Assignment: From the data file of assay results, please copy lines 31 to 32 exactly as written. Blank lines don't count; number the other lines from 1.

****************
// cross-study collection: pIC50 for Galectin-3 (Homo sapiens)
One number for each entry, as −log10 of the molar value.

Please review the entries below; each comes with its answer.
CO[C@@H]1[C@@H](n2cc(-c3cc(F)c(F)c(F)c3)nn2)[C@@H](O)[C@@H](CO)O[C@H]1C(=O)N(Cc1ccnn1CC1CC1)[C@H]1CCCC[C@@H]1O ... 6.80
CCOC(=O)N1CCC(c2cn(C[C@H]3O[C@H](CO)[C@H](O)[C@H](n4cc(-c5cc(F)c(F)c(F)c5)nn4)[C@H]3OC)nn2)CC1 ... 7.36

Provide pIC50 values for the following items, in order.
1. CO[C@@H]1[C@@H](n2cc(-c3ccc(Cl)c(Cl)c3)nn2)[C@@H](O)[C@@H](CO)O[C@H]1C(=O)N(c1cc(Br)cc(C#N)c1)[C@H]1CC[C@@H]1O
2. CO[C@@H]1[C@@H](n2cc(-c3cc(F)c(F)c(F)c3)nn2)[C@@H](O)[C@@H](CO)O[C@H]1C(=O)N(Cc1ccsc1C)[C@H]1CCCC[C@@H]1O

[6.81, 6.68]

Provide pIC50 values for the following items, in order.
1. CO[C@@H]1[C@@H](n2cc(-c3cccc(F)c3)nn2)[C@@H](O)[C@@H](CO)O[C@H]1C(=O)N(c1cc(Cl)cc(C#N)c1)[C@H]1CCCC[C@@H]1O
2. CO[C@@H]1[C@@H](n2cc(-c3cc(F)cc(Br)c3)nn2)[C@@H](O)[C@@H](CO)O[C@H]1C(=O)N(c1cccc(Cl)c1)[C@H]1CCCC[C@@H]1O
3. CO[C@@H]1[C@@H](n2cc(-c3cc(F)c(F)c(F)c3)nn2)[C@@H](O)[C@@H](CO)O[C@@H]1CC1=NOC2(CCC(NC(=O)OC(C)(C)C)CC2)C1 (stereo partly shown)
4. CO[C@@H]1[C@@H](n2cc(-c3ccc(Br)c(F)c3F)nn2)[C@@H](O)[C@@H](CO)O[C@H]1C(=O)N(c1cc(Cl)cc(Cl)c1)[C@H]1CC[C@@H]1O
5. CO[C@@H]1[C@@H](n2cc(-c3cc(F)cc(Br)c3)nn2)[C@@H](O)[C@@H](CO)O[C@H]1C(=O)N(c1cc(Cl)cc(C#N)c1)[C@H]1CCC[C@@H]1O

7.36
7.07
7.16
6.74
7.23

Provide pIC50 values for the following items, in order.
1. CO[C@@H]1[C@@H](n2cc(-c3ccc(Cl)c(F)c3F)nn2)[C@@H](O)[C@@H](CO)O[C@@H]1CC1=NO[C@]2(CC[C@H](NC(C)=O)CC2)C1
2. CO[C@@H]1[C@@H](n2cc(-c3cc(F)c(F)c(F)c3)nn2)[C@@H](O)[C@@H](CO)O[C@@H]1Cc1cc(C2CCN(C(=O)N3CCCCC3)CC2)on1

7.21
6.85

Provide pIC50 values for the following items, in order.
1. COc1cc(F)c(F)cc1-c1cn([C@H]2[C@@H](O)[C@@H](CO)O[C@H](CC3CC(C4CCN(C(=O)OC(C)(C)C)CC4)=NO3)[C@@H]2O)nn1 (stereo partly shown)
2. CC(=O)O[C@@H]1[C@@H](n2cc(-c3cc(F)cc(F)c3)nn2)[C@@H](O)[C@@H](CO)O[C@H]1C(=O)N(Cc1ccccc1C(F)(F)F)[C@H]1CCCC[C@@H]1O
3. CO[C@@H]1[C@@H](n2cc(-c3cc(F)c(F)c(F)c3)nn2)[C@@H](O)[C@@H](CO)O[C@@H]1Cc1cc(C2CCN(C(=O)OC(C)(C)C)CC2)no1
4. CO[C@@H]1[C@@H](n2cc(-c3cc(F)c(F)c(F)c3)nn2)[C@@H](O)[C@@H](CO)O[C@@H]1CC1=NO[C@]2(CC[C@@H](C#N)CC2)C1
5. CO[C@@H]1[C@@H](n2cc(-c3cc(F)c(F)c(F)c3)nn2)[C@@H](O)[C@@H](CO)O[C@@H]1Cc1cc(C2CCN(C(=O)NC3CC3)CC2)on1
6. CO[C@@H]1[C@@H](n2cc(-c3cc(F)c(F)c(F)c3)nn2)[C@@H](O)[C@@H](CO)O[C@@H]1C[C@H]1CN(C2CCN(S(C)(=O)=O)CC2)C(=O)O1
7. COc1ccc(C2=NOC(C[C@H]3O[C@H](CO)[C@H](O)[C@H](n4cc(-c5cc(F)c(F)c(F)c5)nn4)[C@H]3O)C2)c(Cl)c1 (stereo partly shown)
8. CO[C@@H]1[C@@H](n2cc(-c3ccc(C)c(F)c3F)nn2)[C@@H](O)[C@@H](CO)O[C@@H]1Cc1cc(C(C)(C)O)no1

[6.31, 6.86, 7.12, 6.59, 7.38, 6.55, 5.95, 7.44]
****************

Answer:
5. CO[C@@H]1[C@@H](n2cc(-c3cc(F)c(F)c(F)c3)nn2)[C@@H](O)[C@@H](CO)O[C@@H]1Cc1cc(C2CCN(C(=O)NC3CC3)CC2)on1
6. CO[C@@H]1[C@@H](n2cc(-c3cc(F)c(F)c(F)c3)nn2)[C@@H](O)[C@@H](CO)O[C@@H]1C[C@H]1CN(C2CCN(S(C)(=O)=O)CC2)C(=O)O1